Creating a company focused on eight central nervous system therapeutics, Axonyx Inc. and TorreyPines Therapeutics Inc. signed a definitive merger agreement.

The deal gives privately held TorreyPines access to the public markets and provides a new home for Axonyx's three products, including Phenserine, which failed in a Phase III trial in Alzheimer's disease in February 2005.

"Since then, we've been looking to enhance our pipeline of compounds and diversify the risk for our shareholders," said Colin Neill, Axonyx's chief financial officer. "Our initial focus was to look at compounds to in-license, [but] what we found was the compounds were really earlier than we wanted and the later-stage ones were more expensive than we wanted."

The initial licensing talks then led to merger discussions with several companies, including TorreyPines, which has a pipeline of pain and Alzheimer's disease drugs that seemed to fit well with Axonyx. And with a combined $80 million in pro-forma resources as of March 31 ($54 million from Axonyx and about $26 million from TorreyPines), there is "enough cash in the combined companies to move those products forward," Neill said.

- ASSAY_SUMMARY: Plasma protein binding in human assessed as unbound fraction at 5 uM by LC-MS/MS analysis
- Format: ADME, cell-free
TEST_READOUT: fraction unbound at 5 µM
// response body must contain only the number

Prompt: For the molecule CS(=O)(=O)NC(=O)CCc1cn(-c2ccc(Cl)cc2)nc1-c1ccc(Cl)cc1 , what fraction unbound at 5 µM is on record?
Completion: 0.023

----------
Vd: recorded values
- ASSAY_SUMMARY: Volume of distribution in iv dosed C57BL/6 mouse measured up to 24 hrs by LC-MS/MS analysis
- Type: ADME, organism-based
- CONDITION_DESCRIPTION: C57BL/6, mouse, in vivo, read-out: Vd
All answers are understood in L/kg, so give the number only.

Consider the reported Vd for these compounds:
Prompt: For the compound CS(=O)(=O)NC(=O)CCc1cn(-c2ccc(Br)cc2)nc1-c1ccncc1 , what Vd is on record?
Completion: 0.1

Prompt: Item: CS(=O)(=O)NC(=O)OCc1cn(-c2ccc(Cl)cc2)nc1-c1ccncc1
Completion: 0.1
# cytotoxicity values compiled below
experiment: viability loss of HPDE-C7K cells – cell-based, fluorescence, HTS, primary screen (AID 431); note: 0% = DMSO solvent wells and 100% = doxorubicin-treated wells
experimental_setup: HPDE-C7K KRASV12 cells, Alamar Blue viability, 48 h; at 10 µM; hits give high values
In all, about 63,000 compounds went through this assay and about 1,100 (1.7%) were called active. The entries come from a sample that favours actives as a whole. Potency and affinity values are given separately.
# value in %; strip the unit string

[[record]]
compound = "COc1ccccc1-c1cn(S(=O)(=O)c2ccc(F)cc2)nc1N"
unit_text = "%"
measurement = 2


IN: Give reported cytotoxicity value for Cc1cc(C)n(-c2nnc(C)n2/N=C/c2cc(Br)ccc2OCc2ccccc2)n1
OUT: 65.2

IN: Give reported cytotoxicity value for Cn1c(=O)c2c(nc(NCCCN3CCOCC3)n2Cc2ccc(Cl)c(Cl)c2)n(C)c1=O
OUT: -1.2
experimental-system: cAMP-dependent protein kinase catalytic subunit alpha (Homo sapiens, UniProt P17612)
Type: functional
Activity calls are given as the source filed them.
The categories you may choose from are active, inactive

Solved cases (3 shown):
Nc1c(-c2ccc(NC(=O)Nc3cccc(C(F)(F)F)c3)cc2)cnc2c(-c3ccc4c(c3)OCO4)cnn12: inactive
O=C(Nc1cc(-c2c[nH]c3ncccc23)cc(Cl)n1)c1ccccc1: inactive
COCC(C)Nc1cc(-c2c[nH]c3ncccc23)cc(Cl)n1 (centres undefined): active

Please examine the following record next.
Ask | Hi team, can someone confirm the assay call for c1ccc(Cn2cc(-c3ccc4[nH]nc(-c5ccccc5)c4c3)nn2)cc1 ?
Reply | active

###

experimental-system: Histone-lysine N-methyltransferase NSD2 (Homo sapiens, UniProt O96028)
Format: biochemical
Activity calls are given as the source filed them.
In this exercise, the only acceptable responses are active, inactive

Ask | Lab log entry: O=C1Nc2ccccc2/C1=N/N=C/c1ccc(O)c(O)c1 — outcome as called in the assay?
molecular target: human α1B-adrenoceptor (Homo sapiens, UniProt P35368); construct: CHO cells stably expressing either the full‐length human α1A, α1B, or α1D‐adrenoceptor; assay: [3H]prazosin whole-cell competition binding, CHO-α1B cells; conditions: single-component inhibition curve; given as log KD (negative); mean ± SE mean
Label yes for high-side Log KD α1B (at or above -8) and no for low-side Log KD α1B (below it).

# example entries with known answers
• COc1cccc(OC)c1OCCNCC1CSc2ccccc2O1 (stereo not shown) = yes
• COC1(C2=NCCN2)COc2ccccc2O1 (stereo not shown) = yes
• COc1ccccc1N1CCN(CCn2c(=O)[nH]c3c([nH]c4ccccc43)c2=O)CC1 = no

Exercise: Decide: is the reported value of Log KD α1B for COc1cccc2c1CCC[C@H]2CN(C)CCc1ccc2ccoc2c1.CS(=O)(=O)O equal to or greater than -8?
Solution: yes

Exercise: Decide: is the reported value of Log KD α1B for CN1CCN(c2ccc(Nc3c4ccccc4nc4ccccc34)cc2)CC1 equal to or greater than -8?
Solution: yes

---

The exact value of the deal and the number of shares issued by New York-based Axonyx were not disclosed, but Neill said it is an equity split based on the portfolios of each company and not necessarily reflective of the current stock price. Axonyx's stock (NASDAQ:AXYX) fell 1 cent Thursday to close at 94 cents.

Once combined, the company would take on the TorreyPines Therapeutics name and be based in San Diego, where that company's 46 employees work. TorreyPines' management will lead the company, with Neil Kurtz at the helm as president and CEO.

He told BioWorld Today that the merger helps TorreyPines broaden its portfolio, bringing the total of its Alzheimer's disease candidates from three to six.